re: ADHD Marriage - I'm "Tired Out"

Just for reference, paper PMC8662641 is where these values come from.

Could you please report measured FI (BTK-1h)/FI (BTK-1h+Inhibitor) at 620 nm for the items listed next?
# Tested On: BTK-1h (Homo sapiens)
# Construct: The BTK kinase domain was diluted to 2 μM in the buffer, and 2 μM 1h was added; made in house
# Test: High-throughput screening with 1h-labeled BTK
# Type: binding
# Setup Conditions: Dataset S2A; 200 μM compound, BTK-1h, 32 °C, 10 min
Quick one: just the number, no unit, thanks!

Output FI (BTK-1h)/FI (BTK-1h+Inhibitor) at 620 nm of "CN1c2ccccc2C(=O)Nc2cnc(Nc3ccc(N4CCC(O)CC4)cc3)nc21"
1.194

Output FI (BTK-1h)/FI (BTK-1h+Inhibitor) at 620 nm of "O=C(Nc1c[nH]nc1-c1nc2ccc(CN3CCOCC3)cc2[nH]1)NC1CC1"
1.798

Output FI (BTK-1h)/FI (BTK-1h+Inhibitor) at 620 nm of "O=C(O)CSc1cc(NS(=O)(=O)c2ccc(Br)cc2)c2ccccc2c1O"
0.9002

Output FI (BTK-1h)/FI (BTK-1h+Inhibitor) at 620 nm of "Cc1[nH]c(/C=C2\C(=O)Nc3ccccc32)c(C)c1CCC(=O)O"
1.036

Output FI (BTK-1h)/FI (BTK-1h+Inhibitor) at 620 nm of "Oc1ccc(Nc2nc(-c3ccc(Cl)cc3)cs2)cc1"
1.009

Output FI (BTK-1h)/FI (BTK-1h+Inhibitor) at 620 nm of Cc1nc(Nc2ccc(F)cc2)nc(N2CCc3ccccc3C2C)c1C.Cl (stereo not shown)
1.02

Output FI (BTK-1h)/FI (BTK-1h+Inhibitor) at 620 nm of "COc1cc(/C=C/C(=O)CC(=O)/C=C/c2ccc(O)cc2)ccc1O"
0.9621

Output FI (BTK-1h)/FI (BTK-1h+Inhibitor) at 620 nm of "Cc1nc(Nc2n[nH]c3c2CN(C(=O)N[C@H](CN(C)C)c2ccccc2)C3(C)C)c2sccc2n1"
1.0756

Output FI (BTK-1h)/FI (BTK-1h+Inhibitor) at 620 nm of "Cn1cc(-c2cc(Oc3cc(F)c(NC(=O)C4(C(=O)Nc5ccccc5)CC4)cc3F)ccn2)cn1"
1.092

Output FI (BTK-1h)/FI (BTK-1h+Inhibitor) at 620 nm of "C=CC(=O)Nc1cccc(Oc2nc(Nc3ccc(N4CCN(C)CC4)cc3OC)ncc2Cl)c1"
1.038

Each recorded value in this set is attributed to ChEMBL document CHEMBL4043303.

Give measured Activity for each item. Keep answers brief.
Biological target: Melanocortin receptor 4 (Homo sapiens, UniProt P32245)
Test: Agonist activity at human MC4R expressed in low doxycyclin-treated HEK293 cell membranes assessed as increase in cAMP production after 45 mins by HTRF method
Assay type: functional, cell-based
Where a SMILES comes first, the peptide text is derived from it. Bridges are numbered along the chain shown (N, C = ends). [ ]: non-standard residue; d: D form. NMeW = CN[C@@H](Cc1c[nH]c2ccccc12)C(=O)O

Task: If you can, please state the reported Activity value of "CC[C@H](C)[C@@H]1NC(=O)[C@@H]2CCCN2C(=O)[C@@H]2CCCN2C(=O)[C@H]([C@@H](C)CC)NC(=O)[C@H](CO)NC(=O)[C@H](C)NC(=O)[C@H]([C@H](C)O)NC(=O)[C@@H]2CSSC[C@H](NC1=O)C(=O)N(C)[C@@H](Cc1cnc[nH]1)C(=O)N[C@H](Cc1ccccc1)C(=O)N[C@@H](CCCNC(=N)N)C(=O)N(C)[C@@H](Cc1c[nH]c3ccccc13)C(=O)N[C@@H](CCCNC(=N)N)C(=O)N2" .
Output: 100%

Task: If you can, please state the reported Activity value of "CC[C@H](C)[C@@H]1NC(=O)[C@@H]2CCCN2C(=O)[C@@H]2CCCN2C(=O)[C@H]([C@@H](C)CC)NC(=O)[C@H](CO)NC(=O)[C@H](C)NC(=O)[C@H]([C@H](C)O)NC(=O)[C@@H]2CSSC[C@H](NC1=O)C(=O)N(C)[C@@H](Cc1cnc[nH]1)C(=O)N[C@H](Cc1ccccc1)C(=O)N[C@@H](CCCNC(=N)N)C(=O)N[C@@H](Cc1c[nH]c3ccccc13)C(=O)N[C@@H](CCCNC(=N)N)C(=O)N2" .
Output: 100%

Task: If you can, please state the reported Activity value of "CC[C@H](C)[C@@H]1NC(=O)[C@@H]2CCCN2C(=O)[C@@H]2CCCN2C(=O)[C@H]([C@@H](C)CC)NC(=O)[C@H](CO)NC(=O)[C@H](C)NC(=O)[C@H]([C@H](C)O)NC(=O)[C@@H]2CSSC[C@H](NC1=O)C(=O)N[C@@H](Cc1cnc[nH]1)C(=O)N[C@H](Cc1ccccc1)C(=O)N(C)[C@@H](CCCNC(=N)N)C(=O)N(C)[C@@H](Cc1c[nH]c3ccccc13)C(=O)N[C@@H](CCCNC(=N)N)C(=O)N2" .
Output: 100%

Hi Gravy, So we're not alone in this? My ADD husband and I are currently dealing with a 1-year diagnosis after 7 years of marriage, and his rosy feelings are rosy and mine are, well, not (yes, also earth-shattering news to my husband). Others think it's wonderful ("He just loves you so much! Couldn't live without you!). And I think to myself, "You have no idea!". I find myself running on less than half a tank of gas, emotionally and physically. We had no idea of his ADD before last year (in fact, I knew so little of ADD I didn't believe the diagnosis at first! Only the total effectiveness of the med.s and further research swayed me into agreement). We saw 2 different psychiatrists before we had an accurate diagnosis, but it was well worth it. Medication has helped immeasurably, and I think we're on the road to recovery, however slow, difficult and indirect. Most people around where we live either believe ADD doesn't exist, or that we'd be better off if we just pretended we didn't deal with it on a regular basis. Where do we find support that both acknowledges the disorder and gives hope for dealing with it's idiosyncracies? I can no longer work outside the home due to the chaos ADD causes us (our case is pretty bad) so our finances are very limited, as is my contact with the 'normal' world. How do I keep my own head above water, both for my own sake and the sake of my young family? Before we married, he earned a 6-figure income in a technical field. We could afford to have help with cleaning and organizing, and the nice things like GPSes (to help when he got lost in the same town for the 10th time in row) and a palm-pilot (to organize his contact list, to-do list, important dates-list). We had enough money to take breaks to go out because I couldn't stand the mess at home (I cannot clean as fast has he can pile!), and to explore our common interests. Now he's an artist (genius-proned, I might add), but we haven't the money to help in ways that we had help before, and most of the 'helping' has fallen on my lap (the helpful "techie" items were lost long ago, and we've not the finances to replace them). I'm a willing helper, but physically and psychologically, I am not SuperWoman. I cannot be his all-in-all. Are anti-depressants ever recommended for the non-ADD spouse (I'm only half joking!)? Thank you. Gravy, for spelling out your journey; we mirror it in so many ways. It is an encouragement to know that our struggles are not a-typical.